I just finished reading the book This Lovely Life by Vicki Forman, subtitled “A memoir of premature motherhood.” I’ve wanted to read it for a while, but kept putting it off because, honestly, I was afraid. I decided to read it now because a friend’s new baby and some newly emerging medical problems of Monkey’s, along with a recent procedure and a bunch of repeat tests, have triggered some things for me. I wanted some company and some catharsis.
I guess it worked in that respect, because I cried on and off (mostly on) through the first 84 pages. There was a lot I could recognize from my own experience and relate to in the book. The helplessness of the NICU, where parents are given little information and have little say in their child’s care, jarringly followed by the enormous demands on parents in the PICU/GPU when the same child is re-hospitalized. The sudden parade of therapists, nurses and social workers through your home after discharge. Amazingly insensitive nurses, doctors who don’t know what’s going on, contrasted with the unbelievable wonderfulness of finding a specialist who’s both compassionate and competent. Waking up all night to false alarms from a monitor. Developing strong preferences for medical tape. The desire to thoroughly understand the details of what the doctors are discussing. The anger. The isolation.
My son was not as premature as Vicki’s, stayed in the NICU for weeks rather than months, was not a twin whose sibling died, and is not blind. He was also my first child, and I’m not sure if that makes it easier or harder or simply different. I didn’t have an older “perfect” child (Forman’s word, not mine) to compare him to. Unlike Vicki Forman, I never had the luxury of a “normal” life to lose. She was traumatized by Evan’s and Ellie’s births. I was traumatized in early childhood and retraumatized when my son was born. She lost her sense of belonging in regular social circles. I’ve never had that sense of belonging, ever.
I make these comparisons, not because I want to suggest that one of us suffered more, but because Vicki herself makes such comparisons throughout the book. She is constantly looking at other children and their parents, including children in the NICU, and saying, “That person has it so much easier than me. My son is the most disabled child here.” And I get it. I do it too. When I read about a preemie born earlier than Monkey who was only on oxygen for a few weeks, or a child with Monkey’s type of malformation who didn’t need treatments, or whose treatments were uncomplicated or made it disappear, I feel an angry twinge of “Why?” followed by a sense of pride: “We’ve been through more than you have and survived.” These reactions are human, if not admirable.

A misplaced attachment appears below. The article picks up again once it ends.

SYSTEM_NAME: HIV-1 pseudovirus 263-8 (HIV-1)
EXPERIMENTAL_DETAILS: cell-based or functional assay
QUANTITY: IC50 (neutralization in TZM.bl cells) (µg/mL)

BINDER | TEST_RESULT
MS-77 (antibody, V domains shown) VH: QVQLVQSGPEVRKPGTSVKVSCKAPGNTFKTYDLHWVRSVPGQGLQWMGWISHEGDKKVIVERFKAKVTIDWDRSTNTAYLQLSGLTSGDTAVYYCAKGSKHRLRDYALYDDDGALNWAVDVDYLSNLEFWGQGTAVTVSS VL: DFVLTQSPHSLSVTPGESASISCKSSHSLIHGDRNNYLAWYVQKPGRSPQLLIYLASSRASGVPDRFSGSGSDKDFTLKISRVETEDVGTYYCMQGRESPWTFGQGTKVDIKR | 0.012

But I was struck by the juxtaposition of Vicki’s twins’ dire situation and the privilege that had characterized her life up to that point. Although she mentions that privilege early on (“Like many privileged members of the middle class, I grew up in a family where normal was nothing short of perfect”), I wonder if she truly grasps that there are other people whose lives are marked, from childhood, by the kind of trauma and grief she never experienced until her thirties. People who can’t imagine a life free from poverty, discrimination, illness, or abuse. People for whom her “imperfect abnormal” is simply life.
Throughout the book various people, mostly doctors, keep suggesting to Vicki that she seek psychological counseling, but there is never any indication that she even takes the suggestion seriously – despite stating that she experienced posttraumatic stress and took an antidepressant (a real pet peeve of mine – it’s just wrong to prescribe an antidepressant with no therapy follow-up to someone like Vicki whose depression is entirely situational; happens all the time though). As someone with a non-situational psychiatric condition who relies on drugs and therapy, I found her dismissive attitude towards mental health care troubling.
I was also troubled and surprised by how little there was of her son Evan in the book. Yes, she mentions his smile and his laugh a couple of times, and one funny moment where he stuck his finger in his ear because another baby was crying; other than that, almost every mention of him is of how sick he is, how disabled he is, all the things he isn’t and the things he can’t do. There’s never really anything that normalizes his life and her experience of parenting him. In fact, she explicitly resists this (more on that later).
Vicki Forman is able to describe a night where she left Evan to sleep in another room, aware and perhaps willing that he might die of seizures: “I left my son’s side knowing I also left him to his fate. […] Whatever might come along to relieve me of this burden I would accept.” (195) And yet, she is unable to describe a moment of peaceful normality, to give us glimpses of Evan integrated into the family’s life, of the family adjusted to Evan. I’m not at all suggesting that she shouldn’t have written about the ugly, the socially unacceptable feelings. But what’s missing is the moments that balance those feelings out. And those moments do exist.
My son’s problems are not as severe as Evan’s, but I was a caregiver for a young woman (let’s call her Maya) who was similarly disabled – in some ways more so. While of course my experience was not and could never be the same as a parent’s, I spent 12 and 14 hour days with her, often alone with her. I tried to advocate for her. I took her to the appointment that found cancer, I performed hospice care for her, and I witnessed her death. She remains a presence in my dreams and an important person in my life.